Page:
Biden White House Urges Compromise amid Judicial Reform Protests, Clashes in Israel

President Joe Biden’s administration weighed in Sunday night on the state of democracy and continuing chaos in Israel, saying it was “deeply concerned” after Prime Minister Benjamin Netanyahu suddenly ousted an opponent of his controversial judicial reforms.

“We are deeply concerned by today’s developments out of Israel, which further underscore the urgent need for compromise,” said National Security Council spokesperson Adrienne Watson. “Democratic values have always been and must remain, a hallmark of the U.S.-Israel relationship.”

The statement follows a phone call a week ago between Netanyahu and President Biden, during which the president stressed the importance of democracy.

“Democratic societies are strengthened by checks and balances, and fundamental changes to a democratic system should be pursued with the broadest possible base of popular support,” said the White House in a statement Sunday.

Netanyahu fired his defense minister after the top official called for a pause on a contentious judicial reform proposal that fueled months of passionate protests in and abroad. In response to the move, hordes of protestors took to the streets, lighting fires on a highway in Tel Aviv and knocking down police barricades outside Netanyahu’s home.

The growing tensions came after Yoav Gallant, the defense minister, said Saturday night that Netanyahu’s judicial overhaul created a security threat to Israel. Reservists in the military have refused to sign up for duty, with many more threatening to do the same. The consul general of Israel in New York resigned in protest.

Along with the nighttime protests in Israel, universities were canceling classes, and a powerful trade union was expected to call for a general strike.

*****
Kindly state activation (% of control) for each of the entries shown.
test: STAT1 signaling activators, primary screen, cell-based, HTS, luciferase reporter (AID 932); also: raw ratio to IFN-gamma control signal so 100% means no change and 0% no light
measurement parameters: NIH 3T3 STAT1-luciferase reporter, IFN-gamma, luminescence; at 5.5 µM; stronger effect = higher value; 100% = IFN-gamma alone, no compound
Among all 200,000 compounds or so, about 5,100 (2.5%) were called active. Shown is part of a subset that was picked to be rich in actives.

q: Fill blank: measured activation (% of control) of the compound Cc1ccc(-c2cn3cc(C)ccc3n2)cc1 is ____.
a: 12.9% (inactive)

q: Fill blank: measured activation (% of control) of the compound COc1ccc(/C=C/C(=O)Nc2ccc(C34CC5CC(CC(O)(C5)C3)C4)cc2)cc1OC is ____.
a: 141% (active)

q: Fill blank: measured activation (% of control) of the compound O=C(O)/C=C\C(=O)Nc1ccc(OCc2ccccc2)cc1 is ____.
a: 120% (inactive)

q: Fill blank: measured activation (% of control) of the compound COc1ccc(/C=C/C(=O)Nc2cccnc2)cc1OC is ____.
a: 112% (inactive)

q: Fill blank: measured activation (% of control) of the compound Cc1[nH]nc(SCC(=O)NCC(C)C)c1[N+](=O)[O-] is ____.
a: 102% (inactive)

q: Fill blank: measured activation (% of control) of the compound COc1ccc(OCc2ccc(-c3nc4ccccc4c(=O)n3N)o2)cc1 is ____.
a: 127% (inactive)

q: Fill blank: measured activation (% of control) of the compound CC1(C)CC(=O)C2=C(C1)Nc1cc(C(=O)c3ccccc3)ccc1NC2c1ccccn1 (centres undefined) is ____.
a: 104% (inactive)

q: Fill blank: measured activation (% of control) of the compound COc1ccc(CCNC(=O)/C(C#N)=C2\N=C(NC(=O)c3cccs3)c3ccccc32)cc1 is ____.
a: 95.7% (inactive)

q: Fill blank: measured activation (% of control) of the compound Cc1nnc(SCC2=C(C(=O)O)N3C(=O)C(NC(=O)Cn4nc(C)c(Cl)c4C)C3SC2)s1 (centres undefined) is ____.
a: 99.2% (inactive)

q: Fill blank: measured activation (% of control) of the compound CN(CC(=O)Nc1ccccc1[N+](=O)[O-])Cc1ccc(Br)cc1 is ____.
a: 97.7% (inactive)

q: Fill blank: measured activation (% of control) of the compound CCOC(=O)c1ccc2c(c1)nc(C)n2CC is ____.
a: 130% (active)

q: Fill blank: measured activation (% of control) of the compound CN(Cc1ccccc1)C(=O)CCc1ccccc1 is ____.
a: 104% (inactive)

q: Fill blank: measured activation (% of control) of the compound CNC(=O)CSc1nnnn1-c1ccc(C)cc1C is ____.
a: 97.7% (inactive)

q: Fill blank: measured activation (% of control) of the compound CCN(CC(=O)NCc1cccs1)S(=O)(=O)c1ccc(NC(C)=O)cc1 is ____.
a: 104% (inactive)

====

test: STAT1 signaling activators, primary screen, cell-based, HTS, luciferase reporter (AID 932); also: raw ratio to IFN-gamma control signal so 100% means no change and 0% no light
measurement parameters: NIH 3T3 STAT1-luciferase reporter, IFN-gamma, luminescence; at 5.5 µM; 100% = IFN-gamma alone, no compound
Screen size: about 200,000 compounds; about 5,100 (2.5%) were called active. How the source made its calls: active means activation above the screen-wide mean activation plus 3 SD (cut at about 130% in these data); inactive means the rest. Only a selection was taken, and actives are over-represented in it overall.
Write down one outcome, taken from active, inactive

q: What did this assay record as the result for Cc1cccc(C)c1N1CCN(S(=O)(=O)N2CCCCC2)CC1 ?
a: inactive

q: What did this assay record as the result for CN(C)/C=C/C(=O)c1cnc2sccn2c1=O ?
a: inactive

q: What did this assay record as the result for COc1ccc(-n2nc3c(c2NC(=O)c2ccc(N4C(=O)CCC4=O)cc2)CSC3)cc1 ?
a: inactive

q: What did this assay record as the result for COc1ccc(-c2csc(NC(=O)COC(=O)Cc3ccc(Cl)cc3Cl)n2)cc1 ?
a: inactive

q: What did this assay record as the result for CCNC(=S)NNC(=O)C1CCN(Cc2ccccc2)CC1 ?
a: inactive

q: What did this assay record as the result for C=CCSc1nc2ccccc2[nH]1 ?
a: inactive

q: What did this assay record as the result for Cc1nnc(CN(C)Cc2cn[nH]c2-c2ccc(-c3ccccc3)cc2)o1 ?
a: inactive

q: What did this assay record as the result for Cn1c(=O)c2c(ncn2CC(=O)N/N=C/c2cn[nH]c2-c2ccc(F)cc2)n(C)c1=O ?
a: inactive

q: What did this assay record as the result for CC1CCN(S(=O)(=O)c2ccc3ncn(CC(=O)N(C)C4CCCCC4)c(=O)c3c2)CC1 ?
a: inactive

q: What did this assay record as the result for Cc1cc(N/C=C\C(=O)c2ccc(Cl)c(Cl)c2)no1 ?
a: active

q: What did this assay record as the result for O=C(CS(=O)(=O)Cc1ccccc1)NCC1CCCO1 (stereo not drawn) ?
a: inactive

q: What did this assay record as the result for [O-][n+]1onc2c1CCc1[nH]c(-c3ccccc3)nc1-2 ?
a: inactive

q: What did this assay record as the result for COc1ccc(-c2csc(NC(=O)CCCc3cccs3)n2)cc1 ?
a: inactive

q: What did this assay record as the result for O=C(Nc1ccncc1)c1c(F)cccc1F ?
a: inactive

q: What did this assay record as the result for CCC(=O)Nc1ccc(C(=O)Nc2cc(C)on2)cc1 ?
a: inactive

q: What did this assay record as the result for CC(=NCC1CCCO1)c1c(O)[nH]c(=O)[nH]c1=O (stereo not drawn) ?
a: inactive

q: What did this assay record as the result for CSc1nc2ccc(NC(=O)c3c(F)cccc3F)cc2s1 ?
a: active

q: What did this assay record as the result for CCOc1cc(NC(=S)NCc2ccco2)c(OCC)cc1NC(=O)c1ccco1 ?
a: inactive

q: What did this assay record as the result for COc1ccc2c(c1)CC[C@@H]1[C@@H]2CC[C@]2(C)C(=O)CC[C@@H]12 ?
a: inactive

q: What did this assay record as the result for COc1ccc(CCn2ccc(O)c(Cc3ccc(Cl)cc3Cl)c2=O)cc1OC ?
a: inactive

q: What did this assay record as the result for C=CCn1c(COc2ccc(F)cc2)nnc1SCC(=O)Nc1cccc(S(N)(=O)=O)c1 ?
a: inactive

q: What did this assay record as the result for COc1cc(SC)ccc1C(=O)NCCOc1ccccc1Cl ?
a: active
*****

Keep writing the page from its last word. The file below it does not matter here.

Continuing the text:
While the government in Israel was expected to move forward this week with the controversial plan, the United States pushed for a quick de-escalation.

“We continue to strongly urge Israeli leaders to find a compromise as soon as possible,” said the White House. “We believe that is the best path forward for Israel and its citizens. U.S. support for Israel’s security and democracy remains ironclad.”

Defense Minister warned judicial overhaul could fracture the country’s military

Gallant, a Netanyahu’s ruling Likud party member, warned in a televised speech on Saturday that the judicial overhaul is “a clear, immediate, and tangible danger to the security of the state.”

“As Minister of Defense of the State of Israel, I emphasize that the growing rift in our society penetrates the IDF and security agencies,” said Gallant. “I will not allow this. But now, I declare loudly and publicly, for the sake of Israel’s security, for the sake of our sons and daughters — the legislative process should be stopped.”

Netanyahu has argued that unelected Supreme Court justices hold too much power and has pressed forward with his plans for a judicial overhaul. The move would allow the governing coalition increased say over judicial appointments while limiting judicial review of laws.

“We must all stand up strongly against refusals,” tweeted Netanyahu on Sunday. According to the Times of Israel, the prime minister was in his office Sunday evening for hours of “security and legal discussion.”

Protests numbering in the thousands have been going on in Israel for months. Demonstrators grappled with police outside the prime minister’s home in Jerusalem on Sunday evening. According to reports, some protestors breached barricades around Netanyahu’s home.